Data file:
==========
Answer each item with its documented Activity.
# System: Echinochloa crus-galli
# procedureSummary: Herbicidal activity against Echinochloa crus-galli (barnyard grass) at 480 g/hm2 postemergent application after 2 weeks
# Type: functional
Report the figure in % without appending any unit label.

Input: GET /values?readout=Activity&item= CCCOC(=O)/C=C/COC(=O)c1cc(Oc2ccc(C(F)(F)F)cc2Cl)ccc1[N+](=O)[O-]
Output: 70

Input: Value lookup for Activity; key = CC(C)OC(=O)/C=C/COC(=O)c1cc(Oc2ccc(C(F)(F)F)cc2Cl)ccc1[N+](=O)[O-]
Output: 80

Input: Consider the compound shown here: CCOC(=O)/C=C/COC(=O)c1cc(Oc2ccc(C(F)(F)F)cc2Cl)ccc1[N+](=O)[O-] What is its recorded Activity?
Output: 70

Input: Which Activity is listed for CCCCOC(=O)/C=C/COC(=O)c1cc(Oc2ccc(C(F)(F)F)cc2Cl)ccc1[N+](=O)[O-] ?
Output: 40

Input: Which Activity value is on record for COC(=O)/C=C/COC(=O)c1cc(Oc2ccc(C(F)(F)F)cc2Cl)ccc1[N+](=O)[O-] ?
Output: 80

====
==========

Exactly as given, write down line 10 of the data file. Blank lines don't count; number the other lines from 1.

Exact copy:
Input: Consider the compound shown here: CCOC(=O)/C=C/COC(=O)c1cc(Oc2ccc(C(F)(F)F)cc2Cl)ccc1[N+](=O)[O-] What is its recorded Activity?